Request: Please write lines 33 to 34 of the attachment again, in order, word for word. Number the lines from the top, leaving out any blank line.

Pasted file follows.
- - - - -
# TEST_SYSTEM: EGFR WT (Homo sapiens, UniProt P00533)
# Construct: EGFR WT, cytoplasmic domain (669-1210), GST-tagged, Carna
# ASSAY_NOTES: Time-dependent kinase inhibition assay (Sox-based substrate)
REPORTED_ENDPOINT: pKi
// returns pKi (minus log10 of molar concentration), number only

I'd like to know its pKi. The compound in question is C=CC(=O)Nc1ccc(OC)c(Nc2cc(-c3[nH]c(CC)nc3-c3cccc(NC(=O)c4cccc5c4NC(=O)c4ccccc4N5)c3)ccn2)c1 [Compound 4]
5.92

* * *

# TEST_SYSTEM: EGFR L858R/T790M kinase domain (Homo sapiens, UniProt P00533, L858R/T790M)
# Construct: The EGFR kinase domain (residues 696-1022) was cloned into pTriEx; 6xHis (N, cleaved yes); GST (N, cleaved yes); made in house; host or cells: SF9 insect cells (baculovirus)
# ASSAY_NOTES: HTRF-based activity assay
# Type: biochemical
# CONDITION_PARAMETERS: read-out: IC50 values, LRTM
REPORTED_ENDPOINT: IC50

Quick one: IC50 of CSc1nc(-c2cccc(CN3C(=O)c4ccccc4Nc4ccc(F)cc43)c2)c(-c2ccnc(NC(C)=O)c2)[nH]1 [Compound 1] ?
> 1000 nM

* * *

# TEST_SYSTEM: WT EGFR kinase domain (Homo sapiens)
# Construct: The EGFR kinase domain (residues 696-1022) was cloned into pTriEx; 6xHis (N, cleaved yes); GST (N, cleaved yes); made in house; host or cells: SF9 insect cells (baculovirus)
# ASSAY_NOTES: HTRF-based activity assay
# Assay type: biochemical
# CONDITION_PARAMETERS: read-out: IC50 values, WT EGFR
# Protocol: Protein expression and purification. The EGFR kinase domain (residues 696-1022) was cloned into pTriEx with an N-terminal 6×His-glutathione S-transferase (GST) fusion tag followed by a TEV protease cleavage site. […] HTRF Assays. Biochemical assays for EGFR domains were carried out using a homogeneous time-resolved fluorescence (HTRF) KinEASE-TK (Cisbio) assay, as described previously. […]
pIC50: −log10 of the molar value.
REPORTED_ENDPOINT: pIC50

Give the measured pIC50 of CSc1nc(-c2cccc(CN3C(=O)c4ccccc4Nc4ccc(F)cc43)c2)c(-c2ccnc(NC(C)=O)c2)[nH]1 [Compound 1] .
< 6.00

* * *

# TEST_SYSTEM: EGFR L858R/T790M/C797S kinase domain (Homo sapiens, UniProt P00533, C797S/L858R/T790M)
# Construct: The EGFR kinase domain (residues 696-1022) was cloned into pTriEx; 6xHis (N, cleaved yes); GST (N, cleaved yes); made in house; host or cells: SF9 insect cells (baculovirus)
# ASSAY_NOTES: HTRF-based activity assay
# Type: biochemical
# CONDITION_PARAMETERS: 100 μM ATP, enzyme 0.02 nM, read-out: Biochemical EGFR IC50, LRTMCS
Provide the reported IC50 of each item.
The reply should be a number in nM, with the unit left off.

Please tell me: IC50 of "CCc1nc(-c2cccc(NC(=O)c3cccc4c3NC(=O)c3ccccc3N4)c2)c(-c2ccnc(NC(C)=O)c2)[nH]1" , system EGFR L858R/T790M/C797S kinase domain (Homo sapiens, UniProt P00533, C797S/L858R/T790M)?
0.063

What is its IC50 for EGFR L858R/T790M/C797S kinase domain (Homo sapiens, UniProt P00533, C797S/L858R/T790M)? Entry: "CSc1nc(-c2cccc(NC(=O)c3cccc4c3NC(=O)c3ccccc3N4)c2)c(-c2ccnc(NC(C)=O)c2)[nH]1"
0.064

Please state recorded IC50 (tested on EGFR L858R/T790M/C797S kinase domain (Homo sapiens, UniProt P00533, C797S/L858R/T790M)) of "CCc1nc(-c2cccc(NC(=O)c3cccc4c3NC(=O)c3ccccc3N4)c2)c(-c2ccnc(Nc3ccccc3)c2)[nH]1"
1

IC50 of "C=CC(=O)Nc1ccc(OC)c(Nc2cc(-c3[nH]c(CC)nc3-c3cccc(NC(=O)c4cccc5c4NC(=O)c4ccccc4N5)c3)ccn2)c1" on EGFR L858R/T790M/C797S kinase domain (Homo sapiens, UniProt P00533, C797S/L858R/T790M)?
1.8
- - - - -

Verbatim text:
# CONDITION_PARAMETERS: 100 μM ATP, enzyme 0.02 nM, read-out: Biochemical EGFR IC50, LRTMCS
Provide the reported IC50 of each item.